“I know not with what weapons World War III will be fought, but World War IV will be fought with sticks and stones”*…
In January of 1942, as the U.S was entering World War II, a Pennsylvania dentist (and friend of Eleanor Roosevelt) named Lytle Adams submitted the design of a new weapon to the White House, suggesting that it could be effective against the Japanese. Adams’ creation was a bomb that would drop over 800 hibernating bats– to each of which was attached a small incendiary device… as the bomb descended from a high-altitude drop, the bats would awaken, disperse, and nest in structures– which in Japan at the time were largely made of bamboo, paper, and other highly-flammable material. Later in the day the incendiaries would go off, starting fires across a wide area. Adams estimated that 100 bombs might start as many a 1,000,000 fires.
The U.S. military developed the “Bat Bomb”; and while the yields were never quite what Adams predicted, they were impressive enough to drive investment of an estimated $2 million. The project was abandoned only when it became clear that the Manhattan Project would finish before the Bat Bomb was ready.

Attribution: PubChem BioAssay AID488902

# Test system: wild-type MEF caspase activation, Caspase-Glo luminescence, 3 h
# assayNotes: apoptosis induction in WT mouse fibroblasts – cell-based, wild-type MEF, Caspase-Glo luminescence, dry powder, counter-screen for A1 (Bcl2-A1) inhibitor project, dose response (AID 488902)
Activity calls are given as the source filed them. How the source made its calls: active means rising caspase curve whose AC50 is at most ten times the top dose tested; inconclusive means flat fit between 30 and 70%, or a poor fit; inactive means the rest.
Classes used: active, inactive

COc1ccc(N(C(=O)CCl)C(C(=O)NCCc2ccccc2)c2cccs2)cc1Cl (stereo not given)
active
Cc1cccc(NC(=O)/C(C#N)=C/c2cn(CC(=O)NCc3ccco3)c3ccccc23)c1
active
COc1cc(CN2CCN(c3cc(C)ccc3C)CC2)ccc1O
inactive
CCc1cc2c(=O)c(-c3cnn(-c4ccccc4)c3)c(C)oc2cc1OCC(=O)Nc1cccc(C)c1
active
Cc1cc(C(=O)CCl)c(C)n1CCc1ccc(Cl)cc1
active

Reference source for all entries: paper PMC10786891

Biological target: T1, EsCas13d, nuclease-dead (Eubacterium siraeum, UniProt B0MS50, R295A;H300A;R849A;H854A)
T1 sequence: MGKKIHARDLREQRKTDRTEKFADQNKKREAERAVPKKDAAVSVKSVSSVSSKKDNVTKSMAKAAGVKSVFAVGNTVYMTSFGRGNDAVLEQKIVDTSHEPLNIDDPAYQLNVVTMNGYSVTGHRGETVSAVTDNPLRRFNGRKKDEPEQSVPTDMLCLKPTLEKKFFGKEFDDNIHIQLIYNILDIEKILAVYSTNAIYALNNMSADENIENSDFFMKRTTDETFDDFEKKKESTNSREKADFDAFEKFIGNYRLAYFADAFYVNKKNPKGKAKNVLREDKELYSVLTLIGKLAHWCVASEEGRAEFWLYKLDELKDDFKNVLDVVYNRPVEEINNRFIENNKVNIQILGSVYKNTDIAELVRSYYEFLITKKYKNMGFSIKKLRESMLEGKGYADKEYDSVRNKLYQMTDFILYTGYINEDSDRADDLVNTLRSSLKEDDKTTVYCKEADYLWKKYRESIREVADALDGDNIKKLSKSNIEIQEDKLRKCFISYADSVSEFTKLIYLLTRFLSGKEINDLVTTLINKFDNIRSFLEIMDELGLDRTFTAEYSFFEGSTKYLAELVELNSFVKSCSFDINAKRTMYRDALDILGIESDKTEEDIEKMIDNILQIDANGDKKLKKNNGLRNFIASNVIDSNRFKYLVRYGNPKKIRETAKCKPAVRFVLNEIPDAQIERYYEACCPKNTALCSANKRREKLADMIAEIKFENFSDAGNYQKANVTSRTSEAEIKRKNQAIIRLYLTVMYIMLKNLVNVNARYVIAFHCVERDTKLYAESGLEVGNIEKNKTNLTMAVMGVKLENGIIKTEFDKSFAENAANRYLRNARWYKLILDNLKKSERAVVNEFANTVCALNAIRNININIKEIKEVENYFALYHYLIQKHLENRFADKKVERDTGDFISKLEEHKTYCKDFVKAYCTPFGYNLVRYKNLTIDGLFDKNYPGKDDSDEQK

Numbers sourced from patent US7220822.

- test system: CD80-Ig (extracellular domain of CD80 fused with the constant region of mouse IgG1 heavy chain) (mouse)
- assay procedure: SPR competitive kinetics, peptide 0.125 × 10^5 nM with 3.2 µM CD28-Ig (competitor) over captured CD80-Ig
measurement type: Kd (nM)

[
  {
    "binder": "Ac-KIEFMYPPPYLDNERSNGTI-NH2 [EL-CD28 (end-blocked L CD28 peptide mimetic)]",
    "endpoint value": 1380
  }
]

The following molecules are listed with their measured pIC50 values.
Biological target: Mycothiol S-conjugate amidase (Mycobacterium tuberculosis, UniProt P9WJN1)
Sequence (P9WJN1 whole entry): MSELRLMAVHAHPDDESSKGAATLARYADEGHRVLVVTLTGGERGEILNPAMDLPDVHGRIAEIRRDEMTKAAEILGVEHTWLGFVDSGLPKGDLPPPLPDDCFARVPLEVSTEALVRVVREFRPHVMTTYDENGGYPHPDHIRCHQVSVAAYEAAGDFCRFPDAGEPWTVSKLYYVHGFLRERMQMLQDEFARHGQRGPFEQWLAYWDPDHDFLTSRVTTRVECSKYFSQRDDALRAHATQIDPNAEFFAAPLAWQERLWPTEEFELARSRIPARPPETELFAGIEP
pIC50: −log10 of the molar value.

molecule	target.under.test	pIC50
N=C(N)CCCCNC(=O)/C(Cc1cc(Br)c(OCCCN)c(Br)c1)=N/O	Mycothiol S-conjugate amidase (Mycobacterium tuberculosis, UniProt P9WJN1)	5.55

Read more about the Bat Bomb here.
[TotH to Quora answerer Tal Reichert]
* Albert Einstein
As we try to find the ploughshare, we might recall that it was on this date in 1849 that Lewis Phectic Haslett was granted the first patent for a gas mask. In fact, Haslett was building on a long tradition: the ancient Greeks used sponges as make-shift gas masks, and the Banu Musa brothers in Baghdad described a rudimentary gas mask (for protecting workers in polluted wells) in their wonder-full 9th century Book of Ingenious Devices. Still, Haslett’s creation was the forerunner of the modern gas mask.